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Tuesday, September 24, 2013

Unskirted merino fleece discounts – fair value or not?

By Andrew Woods  |  Source: AWEX, Gordon Litchfield Wool, ICS

Key points

  • Unskirted merino fleeces have been available to the supply chain for the past two decades.
  • Parts of the supply chain see unskirted fleeces as the end of clip preparation standards. This is not the reality.
  • Unskirted fleeces are lumped in with lots deemed as non-conforming (ie they have preparation problems) by AWEX.
  • The average discount for unskirted merino fleece during the past year has been around 2%.

The elimination of skirting in shearing sheds turns wool rooms from wool storms into models of efficiency. On the other hand, however, it inspires fears of the end of preparation standards in some (persuasive) exporters and early stage processors. In this article we take a look at how the market prices unskirted fleece wool.

In the early 1990s, Fibre Direct promoted the supply of unskirted fleece wool direct to topmakers. The program had a few components including selling direct to processors, based on estimated test results and the elimination of skirting. The downturn in the wool market in the mid-1990s caused some grave contractual problems and Fibre Direct eventually moved under the wing of Landmark, where it still resides. A number of exporters provide forward prices for unskirted wool, with Western Wool also offering fixed price discounts for unskirted fleece wool.

As things stand, wool that is unskirted is deemed to be non-conforming to the AWEX Code of Practice.  As such, it receives a “D” certificate rather than the standard “P” certificate and is tagged as having fribs in its AWEX ID. The “D” certificate means that this wool is lumped in with all other non-conforming wool, even though it may be thoroughly prepared in all other aspects apart from skirting.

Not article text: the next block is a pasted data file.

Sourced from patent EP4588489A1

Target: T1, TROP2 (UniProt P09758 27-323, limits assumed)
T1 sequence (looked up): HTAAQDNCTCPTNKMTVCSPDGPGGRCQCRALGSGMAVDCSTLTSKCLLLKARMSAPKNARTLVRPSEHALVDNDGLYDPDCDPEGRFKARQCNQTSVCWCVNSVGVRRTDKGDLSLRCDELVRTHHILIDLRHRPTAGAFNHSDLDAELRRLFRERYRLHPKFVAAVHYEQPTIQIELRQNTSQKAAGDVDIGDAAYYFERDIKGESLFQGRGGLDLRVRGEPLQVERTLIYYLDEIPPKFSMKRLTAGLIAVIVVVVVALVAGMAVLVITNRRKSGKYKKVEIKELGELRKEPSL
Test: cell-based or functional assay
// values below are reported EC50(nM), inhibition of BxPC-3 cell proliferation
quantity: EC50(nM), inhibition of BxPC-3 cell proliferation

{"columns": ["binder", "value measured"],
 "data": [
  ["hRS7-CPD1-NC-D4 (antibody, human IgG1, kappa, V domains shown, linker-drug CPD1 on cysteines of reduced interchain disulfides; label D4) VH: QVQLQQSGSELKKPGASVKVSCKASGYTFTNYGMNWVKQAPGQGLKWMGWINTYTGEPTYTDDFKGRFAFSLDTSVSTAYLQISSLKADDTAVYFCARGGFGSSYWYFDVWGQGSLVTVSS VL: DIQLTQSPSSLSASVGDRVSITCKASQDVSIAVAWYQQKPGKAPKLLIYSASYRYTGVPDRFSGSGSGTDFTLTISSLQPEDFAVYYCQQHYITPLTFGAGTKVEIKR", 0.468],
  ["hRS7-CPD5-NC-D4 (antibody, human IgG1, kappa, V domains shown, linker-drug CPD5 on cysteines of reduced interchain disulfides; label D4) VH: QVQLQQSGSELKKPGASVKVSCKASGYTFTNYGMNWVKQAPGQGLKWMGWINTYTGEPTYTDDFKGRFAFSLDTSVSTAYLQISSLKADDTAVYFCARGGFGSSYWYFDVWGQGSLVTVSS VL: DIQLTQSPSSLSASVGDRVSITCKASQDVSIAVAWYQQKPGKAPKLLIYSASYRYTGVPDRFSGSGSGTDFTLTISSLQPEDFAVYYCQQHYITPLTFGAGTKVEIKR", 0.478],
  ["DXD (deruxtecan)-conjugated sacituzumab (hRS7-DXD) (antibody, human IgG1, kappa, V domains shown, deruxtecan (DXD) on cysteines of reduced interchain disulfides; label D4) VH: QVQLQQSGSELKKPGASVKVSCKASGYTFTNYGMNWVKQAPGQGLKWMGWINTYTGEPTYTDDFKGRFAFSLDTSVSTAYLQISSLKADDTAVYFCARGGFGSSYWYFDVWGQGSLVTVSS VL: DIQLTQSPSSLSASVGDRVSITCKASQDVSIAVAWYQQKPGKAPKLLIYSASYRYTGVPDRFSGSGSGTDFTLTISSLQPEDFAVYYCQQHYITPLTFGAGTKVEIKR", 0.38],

Figure 1 shows the weekly average discount for merino fleece that had a “D” certificate and U1/U2 (fribs) flagged in its AWEX ID. The median discount for the past 12 months is 2.1%, but this varies across the different micron categories and between weeks.

What level of discount is expected? Given a fleece to pieces ratio of five to one, the unskirted fleece should be priced at 97% of the fleece price (in the absence of any major faults) - a 3% discount.  In comparison, the median 2.1% discount for the past year is good value.

Cost savings are the other aspect to this method of preparation, and that does not mean the absence of a registered wool classer. A wool classer becomes even more important in terms of making sure the clip preparation standard is maintained. Savings from lower staff levels will depend on the configuration of the wool shed.  This is shown by Gordon Litchfield at Cooma, who has done some study in this area.

What does this mean?

Unskirted merino fleece is discounted about where it should be in terms of the combined price of fleece and pieces components. This discount varies between weeks and fibre diameter categories, and it is this variability which poses problems. A 2-3% discount is fair, but a possible 10% discount is punitive. Fixing prices or the discount for unksirted wool before delivery is a good idea.

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